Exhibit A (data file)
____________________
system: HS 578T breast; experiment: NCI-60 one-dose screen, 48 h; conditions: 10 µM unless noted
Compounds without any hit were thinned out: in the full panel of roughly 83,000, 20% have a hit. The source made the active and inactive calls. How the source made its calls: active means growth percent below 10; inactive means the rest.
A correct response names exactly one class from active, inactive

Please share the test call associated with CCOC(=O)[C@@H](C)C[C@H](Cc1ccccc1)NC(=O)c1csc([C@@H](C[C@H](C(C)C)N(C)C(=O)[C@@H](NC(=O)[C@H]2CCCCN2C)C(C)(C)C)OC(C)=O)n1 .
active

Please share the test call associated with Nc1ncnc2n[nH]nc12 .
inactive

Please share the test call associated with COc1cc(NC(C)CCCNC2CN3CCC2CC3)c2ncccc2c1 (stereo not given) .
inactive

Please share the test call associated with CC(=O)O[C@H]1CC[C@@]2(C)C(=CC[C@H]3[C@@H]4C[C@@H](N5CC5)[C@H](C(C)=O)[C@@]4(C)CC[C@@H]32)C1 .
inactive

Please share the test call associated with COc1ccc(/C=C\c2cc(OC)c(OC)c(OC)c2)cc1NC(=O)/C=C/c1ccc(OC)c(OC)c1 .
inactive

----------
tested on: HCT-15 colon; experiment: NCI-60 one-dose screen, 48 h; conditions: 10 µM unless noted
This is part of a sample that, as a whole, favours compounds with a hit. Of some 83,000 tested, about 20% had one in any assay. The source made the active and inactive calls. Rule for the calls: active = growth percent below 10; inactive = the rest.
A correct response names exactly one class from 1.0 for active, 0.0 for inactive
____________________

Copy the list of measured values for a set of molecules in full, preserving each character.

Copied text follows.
system: HS 578T breast; experiment: NCI-60 one-dose screen, 48 h; conditions: 10 µM unless noted
Compounds without any hit were thinned out: in the full panel of roughly 83,000, 20% have a hit. The source made the active and inactive calls. How the source made its calls: active means growth percent below 10; inactive means the rest.
A correct response names exactly one class from active, inactive

Please share the test call associated with CCOC(=O)[C@@H](C)C[C@H](Cc1ccccc1)NC(=O)c1csc([C@@H](C[C@H](C(C)C)N(C)C(=O)[C@@H](NC(=O)[C@H]2CCCCN2C)C(C)(C)C)OC(C)=O)n1 .
active

Please share the test call associated with Nc1ncnc2n[nH]nc12 .
inactive

Please share the test call associated with COc1cc(NC(C)CCCNC2CN3CCC2CC3)c2ncccc2c1 (stereo not given) .
inactive

Please share the test call associated with CC(=O)O[C@H]1CC[C@@]2(C)C(=CC[C@H]3[C@@H]4C[C@@H](N5CC5)[C@H](C(C)=O)[C@@]4(C)CC[C@@H]32)C1 .
inactive

Please share the test call associated with COc1ccc(/C=C\c2cc(OC)c(OC)c(OC)c2)cc1NC(=O)/C=C/c1ccc(OC)c(OC)c1 .
inactive

----------
tested on: HCT-15 colon; experiment: NCI-60 one-dose screen, 48 h; conditions: 10 µM unless noted
This is part of a sample that, as a whole, favours compounds with a hit. Of some 83,000 tested, about 20% had one in any assay. The source made the active and inactive calls. Rule for the calls: active = growth percent below 10; inactive = the rest.
A correct response names exactly one class from 1.0 for active, 0.0 for inactive